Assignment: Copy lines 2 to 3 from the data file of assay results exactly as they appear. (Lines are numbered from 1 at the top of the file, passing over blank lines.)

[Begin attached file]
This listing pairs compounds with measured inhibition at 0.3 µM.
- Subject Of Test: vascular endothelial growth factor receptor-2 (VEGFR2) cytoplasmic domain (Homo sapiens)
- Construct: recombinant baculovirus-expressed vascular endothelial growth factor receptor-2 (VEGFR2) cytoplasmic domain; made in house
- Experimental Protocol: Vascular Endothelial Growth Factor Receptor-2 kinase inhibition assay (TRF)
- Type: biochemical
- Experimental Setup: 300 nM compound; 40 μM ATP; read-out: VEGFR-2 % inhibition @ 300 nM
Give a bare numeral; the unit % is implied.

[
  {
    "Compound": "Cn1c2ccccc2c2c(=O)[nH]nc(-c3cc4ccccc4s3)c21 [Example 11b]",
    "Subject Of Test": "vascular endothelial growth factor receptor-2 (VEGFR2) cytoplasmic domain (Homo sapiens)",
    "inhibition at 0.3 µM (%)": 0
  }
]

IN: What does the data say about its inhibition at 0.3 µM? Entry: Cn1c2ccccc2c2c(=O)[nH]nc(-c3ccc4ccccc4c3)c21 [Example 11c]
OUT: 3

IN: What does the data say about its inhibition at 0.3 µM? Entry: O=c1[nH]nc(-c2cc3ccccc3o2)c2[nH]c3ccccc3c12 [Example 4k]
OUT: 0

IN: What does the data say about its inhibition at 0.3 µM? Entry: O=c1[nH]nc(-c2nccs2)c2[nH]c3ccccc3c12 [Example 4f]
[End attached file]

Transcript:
- Subject Of Test: vascular endothelial growth factor receptor-2 (VEGFR2) cytoplasmic domain (Homo sapiens)
- Construct: recombinant baculovirus-expressed vascular endothelial growth factor receptor-2 (VEGFR2) cytoplasmic domain; made in house